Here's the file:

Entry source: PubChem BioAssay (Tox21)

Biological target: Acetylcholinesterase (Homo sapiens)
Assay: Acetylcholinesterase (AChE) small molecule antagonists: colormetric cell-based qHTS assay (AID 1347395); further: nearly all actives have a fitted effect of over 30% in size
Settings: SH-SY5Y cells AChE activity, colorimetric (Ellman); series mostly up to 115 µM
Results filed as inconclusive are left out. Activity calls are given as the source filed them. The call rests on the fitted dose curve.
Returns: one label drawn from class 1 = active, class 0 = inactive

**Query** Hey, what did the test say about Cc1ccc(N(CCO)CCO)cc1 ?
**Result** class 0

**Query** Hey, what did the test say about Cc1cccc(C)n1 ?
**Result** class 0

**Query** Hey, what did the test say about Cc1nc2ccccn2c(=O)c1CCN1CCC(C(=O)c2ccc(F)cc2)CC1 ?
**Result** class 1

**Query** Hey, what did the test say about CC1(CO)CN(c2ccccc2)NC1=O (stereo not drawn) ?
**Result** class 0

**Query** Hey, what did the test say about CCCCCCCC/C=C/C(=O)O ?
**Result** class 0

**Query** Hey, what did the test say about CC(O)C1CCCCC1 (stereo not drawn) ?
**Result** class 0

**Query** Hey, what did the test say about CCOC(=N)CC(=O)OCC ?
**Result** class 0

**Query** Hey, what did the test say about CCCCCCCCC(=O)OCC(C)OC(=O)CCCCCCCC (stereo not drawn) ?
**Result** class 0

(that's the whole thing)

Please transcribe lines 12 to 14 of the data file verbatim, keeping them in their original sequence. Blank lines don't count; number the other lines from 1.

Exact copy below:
**Result** class 1

**Query** Hey, what did the test say about CC1(CO)CN(c2ccccc2)NC1=O (stereo not drawn) ?
**Result** class 0